Our services are centred around intellectual property that can be registered. We protect innovation, design, and branding across all sectors of industry, and at all stages in the supply chain.

For each IP right we offer services covering strategic advice, pre-registration searches, registrations and renewals, oppositions and dispute resolution. We handle work throughout the world, working with local colleagues in over 100 countries.


Our attorneys specialise in one or more sectors of industry, which enables them to provide quality advice with a commercial focus.

Our patent specialists have detailed understanding of the background technology, which ensures that your patent applications are prepared with the correct scope, reducing the likelihood of challenges from third parties and objections from the patent office.

They also advise whether other forms of protection would be more appropriate. Our brand specialists work with brand managers for leading brands and their advice is commercially focussed making sure that you get the best value from your budget.

UK Patent Box – part of your business strategy?


As we have reported previously, the UK Patent Box as we knew it closed on 30th June. We are currently awaiting the Finance (No. 2) Bill 2016 to pass through Parliament which introduces the new regulations; it is currently due to enter the report stage in the House of Commons on 5th September, and so still has a way to go. We will keep you posted as and when we see any developments.

While we are waiting, how about a look at the Patent Box past, present, and future?


The current UK Patent Box has now been in effect for just over three years, and although we are yet to see the 2015/2016 financial results. HMRC has released some numbers for the benefit claimed thus far. Approximately 639 companies have received around £335 million of relief. On average, that is a little over £500k in benefit per company (the average here is the mean, we do not have the statistics to calculate the median, and so there is no way of knowing whether that average is being skewed by a few large companies receiving significant amounts of relief). Nevertheless, these are not insignificant numbers and will easily cover both the accounting costs and the costs of obtaining the patent. Indeed, for most companies this level of relief would likely cover a worldwide patent filing programme.

When introducing the Patent Box, HMRC estimated that by 2019 the steady state annual tax cost to the UK Government would be around £1.1bn. It would appear that there needs to be significant uptake in the next two or three years for that estimate to be accurate. Could the apparent lack of uptake be down to administrative costs being higher than expected? Anecdotal evidence suggests that unless your profit margin on the patented product is greater than 10%, the benefits do not outweigh the costs.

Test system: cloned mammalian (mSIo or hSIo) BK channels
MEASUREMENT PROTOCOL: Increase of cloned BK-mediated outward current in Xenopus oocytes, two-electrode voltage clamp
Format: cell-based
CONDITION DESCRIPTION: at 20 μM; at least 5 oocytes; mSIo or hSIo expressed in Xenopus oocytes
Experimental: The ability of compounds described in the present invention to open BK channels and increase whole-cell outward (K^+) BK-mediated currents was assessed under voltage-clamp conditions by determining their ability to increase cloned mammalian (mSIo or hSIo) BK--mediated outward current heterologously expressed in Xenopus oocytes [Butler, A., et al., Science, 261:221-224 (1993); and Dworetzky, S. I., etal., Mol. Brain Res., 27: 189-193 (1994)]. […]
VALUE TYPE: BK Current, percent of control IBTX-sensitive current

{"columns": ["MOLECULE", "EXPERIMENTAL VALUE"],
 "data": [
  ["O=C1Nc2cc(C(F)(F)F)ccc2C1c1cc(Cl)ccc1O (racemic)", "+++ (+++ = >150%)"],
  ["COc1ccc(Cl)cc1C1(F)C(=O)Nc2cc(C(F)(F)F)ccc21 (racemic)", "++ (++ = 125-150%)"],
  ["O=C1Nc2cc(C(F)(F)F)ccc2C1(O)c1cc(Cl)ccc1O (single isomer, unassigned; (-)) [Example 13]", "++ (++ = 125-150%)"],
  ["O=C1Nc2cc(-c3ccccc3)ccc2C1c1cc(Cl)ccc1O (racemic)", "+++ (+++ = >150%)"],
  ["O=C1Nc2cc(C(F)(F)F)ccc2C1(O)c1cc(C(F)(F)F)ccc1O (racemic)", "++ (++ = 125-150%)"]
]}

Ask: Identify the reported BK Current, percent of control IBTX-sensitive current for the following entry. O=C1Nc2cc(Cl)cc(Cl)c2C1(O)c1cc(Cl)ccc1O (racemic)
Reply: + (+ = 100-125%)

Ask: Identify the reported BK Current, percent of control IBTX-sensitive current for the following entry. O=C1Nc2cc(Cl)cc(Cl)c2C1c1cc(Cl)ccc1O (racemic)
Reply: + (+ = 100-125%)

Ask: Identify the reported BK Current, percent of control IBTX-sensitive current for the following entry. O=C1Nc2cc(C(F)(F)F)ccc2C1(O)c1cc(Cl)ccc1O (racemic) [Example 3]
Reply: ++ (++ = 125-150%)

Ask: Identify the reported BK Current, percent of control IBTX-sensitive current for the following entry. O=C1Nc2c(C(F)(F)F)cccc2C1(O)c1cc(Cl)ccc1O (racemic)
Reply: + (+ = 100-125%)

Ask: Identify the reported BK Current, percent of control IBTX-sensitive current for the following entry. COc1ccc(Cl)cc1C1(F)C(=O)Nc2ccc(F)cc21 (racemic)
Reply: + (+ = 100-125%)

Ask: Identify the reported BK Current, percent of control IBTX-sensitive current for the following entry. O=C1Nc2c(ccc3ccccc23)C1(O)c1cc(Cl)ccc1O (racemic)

As we mention above, the new Patent Box has yet to enter into law, and so we are currently in no-man’s land.  Nevertheless, we understand from HMRC that it is likely the grandfathering provisions will mean that “IP not covered by the new Patent Box rules will continue to receive the benefit of the existing Patent Box for a period of 5 years, which is until 30 June 2021, except that some IP acquired on or after 2 January 2016 may only receive the benefit of the existing Patent Box until 31 December 2016”.


Many of the aspects of the new Patent Box will be familiar to those who used the old Patent Box. The qualifying criteria remain the same, the calculation of IP profits based on the three-step method remains the same. However, the new Patent Box rules will no longer allow the ‘standard method’ of calculation.

Perhaps the biggest change for most will be the necessity to stream for every individual IP right, patented product or product family. This means that an SME with three patented products may need to prepare three streaming calculations in which income and expenditure are allocated to each sub-stream. This will almost certainly add to the administrative burden, even if it does not reduce the benefit.

As we mentioned above, anecdotal evidence suggests that unless your profit margin on the patented product is greater than 10%, the Patent Box benefits do not outweigh the costs. It appears likely that the profit margin needed to make the new Patent Box work for an SME will be even higher.

For each separate sub-stream, the nexus ratio must be prepared. We have reported on this before, but in essence the nexus ratio reduces the benefits available where the company has not developed the IP in-house, or has acquired IP. Basically, in-house and unconnected sub-contracted R&D is good, whereas connected subcontracted expenditure (even if to a fellow UK group company) and acquisition of IP costs is considered bad.

Clearly, ensuring that your administrative systems can deal with the increased level of tracking and tracing required will be important if you wish to make use of the new Patent Box. Those systems will need to be able to track R&D expenditure to patents, products or product families and allocate income and expenditure to sub-streams.

Even though the new Patent Box is likely to be more onerous for companies, given the potentially significant relief available there may still be savings to be had.

If you are interested in learning more about the Patent Box or the changes proposed by the consultation, please contact us.

This article is for general information only. Its content is not a statement of the law on any subject and does not constitute advice. Please contact Reddie & Grose LLP for advice before taking any action in reliance on it.

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